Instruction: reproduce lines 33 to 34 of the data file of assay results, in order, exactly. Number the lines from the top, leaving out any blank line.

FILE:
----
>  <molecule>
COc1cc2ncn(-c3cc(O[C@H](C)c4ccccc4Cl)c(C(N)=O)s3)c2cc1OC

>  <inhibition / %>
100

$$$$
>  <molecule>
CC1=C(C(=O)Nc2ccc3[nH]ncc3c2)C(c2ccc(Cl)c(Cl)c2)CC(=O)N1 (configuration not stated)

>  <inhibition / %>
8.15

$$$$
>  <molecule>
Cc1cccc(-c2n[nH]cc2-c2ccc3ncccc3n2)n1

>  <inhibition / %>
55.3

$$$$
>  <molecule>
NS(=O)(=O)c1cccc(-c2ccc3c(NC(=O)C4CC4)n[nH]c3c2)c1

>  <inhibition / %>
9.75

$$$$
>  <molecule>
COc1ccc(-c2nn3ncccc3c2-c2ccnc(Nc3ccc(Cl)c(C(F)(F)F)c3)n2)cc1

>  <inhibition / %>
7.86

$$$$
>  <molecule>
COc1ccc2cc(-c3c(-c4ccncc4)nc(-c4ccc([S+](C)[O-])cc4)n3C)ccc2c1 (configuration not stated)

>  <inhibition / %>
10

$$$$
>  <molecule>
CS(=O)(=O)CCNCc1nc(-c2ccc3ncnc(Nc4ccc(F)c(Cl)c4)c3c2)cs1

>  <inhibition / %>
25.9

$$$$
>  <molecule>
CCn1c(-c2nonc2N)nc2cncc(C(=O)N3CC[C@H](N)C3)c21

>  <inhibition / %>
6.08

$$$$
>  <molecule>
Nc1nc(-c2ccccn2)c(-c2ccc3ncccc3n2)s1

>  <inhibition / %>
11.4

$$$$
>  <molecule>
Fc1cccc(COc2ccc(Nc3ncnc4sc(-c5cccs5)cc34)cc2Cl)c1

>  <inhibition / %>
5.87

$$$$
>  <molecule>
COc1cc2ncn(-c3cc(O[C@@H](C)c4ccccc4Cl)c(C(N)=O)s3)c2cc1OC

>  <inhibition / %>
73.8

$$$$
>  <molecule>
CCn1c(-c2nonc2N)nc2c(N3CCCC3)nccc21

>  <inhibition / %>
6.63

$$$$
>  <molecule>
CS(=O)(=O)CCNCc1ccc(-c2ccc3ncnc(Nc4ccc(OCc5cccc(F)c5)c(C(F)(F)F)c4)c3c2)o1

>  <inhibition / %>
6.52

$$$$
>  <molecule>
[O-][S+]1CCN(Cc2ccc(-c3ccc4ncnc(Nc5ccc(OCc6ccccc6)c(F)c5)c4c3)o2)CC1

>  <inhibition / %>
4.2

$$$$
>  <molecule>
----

>  <inhibition / %>
25.9